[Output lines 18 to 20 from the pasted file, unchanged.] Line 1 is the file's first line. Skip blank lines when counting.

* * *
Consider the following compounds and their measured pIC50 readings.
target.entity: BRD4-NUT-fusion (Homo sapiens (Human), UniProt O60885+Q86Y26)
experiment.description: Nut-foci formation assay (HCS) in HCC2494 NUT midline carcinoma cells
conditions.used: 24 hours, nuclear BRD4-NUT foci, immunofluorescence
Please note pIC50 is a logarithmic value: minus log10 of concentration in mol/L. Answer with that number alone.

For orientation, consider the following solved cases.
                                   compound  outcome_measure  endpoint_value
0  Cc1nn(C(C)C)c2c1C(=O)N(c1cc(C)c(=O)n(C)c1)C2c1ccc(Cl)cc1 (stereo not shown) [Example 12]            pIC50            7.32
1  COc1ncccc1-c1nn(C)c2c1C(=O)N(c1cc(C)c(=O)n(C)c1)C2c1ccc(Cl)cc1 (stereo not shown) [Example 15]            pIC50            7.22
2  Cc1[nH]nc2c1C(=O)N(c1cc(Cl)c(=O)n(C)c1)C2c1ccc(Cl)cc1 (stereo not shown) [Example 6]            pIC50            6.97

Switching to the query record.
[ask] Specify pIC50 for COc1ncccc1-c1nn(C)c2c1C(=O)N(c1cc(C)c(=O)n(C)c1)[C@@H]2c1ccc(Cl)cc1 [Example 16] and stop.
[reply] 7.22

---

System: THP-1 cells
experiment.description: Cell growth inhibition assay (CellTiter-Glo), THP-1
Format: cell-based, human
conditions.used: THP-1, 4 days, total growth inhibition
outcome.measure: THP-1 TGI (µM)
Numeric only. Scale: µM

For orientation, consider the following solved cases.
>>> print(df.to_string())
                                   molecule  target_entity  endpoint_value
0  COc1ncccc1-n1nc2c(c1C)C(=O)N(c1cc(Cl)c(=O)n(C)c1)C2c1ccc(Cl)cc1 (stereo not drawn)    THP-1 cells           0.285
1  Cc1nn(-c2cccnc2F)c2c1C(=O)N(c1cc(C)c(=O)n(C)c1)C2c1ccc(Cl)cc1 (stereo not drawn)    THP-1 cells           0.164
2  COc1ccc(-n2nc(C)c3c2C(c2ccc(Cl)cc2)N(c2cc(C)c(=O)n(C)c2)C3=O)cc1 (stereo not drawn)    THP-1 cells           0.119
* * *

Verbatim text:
conditions.used: THP-1, 4 days, total growth inhibition
outcome.measure: THP-1 TGI (µM)
Numeric only. Scale: µM